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Fox News Settlement With Dominion Gives Shareholder Lawyers Tangible Evidence

West Palm Beach Business Litigation Attorney 2023-01-26 16-48-30

Just before they were set to begin trial, in a stunning turn of events, lawyers at Fox News decided to settle the $1.6 billion lawsuit filed by voting machine company Dominion, reaching a settlement of $787.5 million. While this amount is less than half of what Dominion was seeking in damages, it is still one of the largest defamation settlements in history, and the largest amount of money ever paid to conclude an American media libel case.

Dominion CEO John Poulos described the settlement as historic, noting that “Fox has admitted to telling lies about Dominion that caused enormous damage to [the] company, [its] employees and [its] customers.”

According to an article from Rueters, the settlement “gave shareholder lawyers exactly what they needed to sue Rupert Murdoch and the rest of the Fox board. The nine-figure settlement is tangible evidence of the consequences of Fox’s reporting on election fraud claims by supporters of former President Donald Trump in the aftermath of the 2020 election.”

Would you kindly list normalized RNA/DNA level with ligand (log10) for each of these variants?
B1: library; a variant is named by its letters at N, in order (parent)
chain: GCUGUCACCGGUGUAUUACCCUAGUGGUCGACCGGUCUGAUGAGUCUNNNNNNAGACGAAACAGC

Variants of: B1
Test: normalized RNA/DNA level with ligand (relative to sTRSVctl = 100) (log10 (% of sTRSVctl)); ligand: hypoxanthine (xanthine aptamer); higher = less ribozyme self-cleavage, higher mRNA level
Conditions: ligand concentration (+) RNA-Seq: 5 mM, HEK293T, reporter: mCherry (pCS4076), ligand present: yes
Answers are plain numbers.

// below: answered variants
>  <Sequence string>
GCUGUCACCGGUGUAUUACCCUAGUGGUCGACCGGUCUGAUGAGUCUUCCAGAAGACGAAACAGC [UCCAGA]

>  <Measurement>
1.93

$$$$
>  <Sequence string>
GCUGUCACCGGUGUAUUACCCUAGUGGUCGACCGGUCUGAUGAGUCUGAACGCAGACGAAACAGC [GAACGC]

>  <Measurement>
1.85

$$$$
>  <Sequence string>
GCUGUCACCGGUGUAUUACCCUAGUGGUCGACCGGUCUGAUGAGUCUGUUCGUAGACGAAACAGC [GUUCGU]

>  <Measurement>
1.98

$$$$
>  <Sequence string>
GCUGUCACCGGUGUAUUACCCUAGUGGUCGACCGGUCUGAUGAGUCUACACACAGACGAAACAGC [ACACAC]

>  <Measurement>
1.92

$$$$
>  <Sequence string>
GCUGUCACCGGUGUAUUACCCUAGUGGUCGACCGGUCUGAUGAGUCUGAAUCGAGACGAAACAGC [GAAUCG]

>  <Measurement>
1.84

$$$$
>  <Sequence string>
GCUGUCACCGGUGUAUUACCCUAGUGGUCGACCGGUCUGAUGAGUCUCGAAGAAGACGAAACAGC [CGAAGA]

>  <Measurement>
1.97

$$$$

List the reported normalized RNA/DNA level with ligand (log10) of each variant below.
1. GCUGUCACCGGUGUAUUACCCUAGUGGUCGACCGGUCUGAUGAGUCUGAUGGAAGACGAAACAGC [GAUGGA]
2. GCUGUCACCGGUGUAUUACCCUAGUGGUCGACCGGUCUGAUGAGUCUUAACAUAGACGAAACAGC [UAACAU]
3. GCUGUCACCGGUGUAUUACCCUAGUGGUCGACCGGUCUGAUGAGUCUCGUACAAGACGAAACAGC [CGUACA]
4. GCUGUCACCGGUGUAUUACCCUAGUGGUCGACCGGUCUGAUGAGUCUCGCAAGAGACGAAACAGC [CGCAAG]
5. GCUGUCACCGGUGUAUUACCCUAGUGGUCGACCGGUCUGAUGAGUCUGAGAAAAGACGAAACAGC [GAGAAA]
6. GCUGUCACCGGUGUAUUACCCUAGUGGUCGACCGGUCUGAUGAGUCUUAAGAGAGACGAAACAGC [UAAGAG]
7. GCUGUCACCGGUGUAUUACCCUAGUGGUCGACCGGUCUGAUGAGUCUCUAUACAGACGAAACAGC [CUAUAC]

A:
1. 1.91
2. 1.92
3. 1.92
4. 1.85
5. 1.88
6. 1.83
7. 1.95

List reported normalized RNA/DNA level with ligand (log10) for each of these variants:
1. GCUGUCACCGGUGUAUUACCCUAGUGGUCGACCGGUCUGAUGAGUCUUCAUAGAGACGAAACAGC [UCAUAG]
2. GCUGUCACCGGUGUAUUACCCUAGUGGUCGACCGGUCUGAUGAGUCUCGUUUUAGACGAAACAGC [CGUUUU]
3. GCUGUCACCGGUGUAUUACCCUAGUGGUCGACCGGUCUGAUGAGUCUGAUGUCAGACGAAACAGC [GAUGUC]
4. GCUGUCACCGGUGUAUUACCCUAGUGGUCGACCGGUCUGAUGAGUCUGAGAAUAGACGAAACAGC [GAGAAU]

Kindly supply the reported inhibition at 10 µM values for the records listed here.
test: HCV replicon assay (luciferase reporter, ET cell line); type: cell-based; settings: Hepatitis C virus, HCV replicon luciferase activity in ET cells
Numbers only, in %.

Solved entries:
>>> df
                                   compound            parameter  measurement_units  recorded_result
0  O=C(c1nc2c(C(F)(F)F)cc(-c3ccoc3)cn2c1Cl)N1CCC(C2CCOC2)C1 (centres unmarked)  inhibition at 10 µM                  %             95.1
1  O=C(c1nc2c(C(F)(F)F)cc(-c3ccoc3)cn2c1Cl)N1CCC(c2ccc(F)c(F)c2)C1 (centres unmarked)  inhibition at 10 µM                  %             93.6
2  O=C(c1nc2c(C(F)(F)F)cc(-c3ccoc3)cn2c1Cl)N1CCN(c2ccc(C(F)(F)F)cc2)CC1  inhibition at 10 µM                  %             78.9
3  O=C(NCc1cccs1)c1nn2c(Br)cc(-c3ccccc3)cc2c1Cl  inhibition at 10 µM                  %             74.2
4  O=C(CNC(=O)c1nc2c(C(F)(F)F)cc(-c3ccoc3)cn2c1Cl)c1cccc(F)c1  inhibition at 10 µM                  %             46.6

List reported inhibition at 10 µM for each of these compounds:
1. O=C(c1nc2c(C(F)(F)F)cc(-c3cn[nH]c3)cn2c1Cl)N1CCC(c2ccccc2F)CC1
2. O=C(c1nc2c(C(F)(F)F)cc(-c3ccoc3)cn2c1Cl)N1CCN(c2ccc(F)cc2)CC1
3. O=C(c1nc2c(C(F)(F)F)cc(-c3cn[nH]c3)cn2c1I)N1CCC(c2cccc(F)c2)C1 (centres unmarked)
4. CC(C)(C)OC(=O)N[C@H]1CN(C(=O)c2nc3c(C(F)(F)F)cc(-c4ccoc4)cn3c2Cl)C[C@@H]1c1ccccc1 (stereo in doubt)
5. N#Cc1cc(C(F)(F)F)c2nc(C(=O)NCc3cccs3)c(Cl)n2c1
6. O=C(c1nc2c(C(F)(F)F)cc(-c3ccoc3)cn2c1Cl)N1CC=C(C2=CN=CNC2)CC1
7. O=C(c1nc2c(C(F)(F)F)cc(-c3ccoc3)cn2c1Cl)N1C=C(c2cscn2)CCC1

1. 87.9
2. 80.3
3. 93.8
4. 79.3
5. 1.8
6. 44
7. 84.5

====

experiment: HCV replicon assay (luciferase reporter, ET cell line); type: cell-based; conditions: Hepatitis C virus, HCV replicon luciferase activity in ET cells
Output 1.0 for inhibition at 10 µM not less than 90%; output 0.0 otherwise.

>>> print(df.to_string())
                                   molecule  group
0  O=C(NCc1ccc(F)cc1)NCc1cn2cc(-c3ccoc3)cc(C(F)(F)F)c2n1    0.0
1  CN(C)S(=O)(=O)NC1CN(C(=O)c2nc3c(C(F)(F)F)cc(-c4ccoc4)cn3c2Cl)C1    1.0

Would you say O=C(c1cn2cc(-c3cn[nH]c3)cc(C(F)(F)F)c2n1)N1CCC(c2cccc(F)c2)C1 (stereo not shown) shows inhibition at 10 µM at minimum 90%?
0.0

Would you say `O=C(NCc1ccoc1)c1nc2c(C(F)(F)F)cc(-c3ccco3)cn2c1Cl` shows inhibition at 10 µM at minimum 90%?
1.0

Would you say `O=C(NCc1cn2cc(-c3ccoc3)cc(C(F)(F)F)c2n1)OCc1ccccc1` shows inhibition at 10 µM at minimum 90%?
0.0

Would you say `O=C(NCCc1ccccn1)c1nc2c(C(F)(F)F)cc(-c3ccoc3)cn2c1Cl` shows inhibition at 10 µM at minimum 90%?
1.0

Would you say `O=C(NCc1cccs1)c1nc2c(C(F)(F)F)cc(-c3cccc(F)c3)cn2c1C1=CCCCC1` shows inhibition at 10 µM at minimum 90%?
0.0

The report claims that shareholder lawyers are now poised to bring lawsuits accusing Murdoch and other Fox board members of “breaching their fiduciary oversight duties by failing to block the network’s flawed reporting, despite red-flag warnings.

When shareholders accuse board members of failing to maintain their oversight duties, they typically bring their claims on behalf of the corporation itself, arguing that shareholders must step in to sue directors and officers because board members can’t be trusted to represent the company’s interests.”

The article notes that these kinds of cases are known as derivative suits and face a unique early obstacle: “Shareholders have to convince the judge that it would have been pointless to ask board members to sue on behalf of the company. They typically argue that board members wouldn’t approve litigation that would expose themselves to liability, or that directors are so closely tied to a dominant shareholder – in this case, Rupert Murdoch and his family – that they can’t make independent decisions.

If shareholders can establish their right to sue on the company’s behalf, they must then show that Fox’s board members acted so egregiously that their actions can’t be attributed merely to an error in judgment.”

Fox board members will likely argue that the network’s coverage decisions were simply “good business.” And with the ratings that the channel continually receives, they could be right – regardless of the truth.

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